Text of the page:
It’s going to take more than the filing of a lawsuit to make the owner of a house inspired by ’60s primetime animated series The Flintstones remove the 15-foot dinosaur statues and a “Yabba Dabba Do” sign from her yard.
The town of Hillsborough, Calif., is suing Florence Fang in California Superior Court in order to get some of the whimsical details taken down, alleging that she didn’t obtain the necessary permits and approvals.
The so-called Flintstone House was built in 1976, although it was only given its pop culture nickname after it was painted all orange in 2000, according to Atlas Obscura. Fang, the retired owner of the San Francisco Examiner, reportedly purchased the property for $2.8 million in 2017 and made some changes.
In October, Fang was ordered to pay a $200 fine to the city, as her home, which can be seen from the interstate, was deemed a “highly visible eyesore.”
Longtime SF power broker and former Examiner publisher Florence Fang is not going to back down just because the tony Peninsula town of Hillsborough has decided to sue her. https://t.co/CN27FGo5hG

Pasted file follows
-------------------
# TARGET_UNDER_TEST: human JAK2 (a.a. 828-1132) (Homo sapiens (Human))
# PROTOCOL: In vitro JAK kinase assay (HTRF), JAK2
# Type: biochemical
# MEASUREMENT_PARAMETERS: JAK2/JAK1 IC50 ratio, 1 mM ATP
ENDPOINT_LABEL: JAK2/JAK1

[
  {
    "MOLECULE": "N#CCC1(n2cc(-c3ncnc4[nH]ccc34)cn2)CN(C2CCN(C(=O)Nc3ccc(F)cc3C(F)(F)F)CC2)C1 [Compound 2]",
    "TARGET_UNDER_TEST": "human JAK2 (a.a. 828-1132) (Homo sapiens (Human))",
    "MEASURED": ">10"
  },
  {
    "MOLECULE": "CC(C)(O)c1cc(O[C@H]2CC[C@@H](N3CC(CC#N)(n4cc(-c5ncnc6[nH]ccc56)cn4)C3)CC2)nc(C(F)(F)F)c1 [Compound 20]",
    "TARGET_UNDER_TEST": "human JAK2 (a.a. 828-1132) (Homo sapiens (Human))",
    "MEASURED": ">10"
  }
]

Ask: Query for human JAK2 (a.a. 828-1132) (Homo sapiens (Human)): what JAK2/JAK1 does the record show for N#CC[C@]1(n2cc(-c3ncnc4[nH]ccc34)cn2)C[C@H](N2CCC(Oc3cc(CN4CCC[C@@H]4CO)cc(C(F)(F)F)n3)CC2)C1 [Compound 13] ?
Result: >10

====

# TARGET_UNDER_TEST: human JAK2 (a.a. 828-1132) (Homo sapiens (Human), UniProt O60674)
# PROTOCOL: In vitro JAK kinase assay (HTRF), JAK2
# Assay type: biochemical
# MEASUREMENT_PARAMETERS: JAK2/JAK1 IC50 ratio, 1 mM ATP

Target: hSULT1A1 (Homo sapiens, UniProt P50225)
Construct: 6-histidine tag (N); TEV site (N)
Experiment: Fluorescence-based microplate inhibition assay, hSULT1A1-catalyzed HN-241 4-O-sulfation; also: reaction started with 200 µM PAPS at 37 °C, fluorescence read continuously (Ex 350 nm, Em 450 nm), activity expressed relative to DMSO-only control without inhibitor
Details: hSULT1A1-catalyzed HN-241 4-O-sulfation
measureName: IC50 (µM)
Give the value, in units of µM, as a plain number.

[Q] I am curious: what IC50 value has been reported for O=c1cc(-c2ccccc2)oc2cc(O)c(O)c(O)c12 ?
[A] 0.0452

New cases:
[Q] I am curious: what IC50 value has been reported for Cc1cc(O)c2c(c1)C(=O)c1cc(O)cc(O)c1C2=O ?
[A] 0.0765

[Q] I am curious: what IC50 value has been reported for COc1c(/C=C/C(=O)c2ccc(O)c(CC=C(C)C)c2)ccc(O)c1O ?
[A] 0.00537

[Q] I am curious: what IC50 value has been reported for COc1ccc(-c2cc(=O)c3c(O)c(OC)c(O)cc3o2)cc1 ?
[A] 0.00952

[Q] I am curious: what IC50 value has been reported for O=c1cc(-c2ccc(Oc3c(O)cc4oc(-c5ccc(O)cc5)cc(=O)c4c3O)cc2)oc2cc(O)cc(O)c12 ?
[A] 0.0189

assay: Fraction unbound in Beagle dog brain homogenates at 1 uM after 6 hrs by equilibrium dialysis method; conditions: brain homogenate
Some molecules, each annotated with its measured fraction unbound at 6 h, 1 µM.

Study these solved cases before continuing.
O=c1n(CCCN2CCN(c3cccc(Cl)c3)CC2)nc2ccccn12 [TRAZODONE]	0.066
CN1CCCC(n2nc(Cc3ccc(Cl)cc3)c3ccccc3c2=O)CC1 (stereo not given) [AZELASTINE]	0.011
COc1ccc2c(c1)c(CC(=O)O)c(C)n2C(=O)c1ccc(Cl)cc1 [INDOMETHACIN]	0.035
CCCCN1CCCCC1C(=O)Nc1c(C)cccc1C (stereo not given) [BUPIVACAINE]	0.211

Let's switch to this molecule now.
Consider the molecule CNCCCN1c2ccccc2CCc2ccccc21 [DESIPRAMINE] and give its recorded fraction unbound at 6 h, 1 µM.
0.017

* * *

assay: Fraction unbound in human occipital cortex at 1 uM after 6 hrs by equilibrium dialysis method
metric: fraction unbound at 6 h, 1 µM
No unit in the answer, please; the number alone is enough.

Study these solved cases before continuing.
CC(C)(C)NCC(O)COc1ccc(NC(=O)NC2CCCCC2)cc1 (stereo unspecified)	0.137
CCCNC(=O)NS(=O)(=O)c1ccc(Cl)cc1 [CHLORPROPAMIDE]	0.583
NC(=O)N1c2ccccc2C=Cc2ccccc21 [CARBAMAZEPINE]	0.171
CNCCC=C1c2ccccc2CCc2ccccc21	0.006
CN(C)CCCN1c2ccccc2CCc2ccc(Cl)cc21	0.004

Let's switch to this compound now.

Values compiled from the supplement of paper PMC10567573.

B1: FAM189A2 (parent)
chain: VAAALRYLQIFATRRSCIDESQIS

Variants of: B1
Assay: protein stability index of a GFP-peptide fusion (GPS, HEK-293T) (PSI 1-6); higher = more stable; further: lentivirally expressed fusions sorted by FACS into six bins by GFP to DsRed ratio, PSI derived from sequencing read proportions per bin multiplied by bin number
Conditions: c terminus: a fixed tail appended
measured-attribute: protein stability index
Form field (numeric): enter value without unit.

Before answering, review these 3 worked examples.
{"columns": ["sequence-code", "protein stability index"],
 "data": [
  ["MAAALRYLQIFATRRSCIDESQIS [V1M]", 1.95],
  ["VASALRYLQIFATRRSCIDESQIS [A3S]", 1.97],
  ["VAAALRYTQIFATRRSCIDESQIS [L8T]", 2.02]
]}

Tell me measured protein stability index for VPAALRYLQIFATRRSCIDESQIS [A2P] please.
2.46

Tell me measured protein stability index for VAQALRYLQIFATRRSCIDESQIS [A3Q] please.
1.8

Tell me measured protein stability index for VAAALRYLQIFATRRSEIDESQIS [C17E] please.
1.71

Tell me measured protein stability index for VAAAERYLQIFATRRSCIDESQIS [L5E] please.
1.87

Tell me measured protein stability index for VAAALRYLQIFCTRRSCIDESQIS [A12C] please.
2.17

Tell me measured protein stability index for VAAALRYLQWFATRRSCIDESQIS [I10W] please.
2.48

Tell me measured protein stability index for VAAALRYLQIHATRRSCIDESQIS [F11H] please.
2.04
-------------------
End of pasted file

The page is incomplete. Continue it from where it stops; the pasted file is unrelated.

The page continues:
— SFist (@SFist) March 20, 2019
Fang responded to the lawsuit through a lawyer Wednesday.
“This is intolerance and elitist behavior from the town of Hillsborough. It’s unconstitutional and we will vigorously fight back in our answer and cross-complaint,” Angela Alioto told SFist. “Denying Ms. Fang’s right to Due Process and the right to her own personal property is outrageous. The Flintstone house is a pure joy to many, and we will fight this lawsuit vigorously to restore Ms. Fang’s freedom from this serious intolerance and overstepping by the town of Hillsborough and restore her rights to the full enjoyment of her property.”
Fang’s yard decorations have included not just dinosaurs but a life-size statue of Fred Flintstone, a woolly mammoth and more. The lawsuit notes that Fang has also added stairs, a parking strip and other features, according to the New York Times.
The suit accuses Fang of all but ignoring citations that she needed additional permits for her changes to the property and violating the municipal code.
A lawyer for the town, Mark D. Hudak, told the Times that residents are frustrated.
“It is one thing to spot this house when driving by on the freeway; you might find it amusing,” he said. “It is a different thing to be a neighbor and see it all day, every day.”
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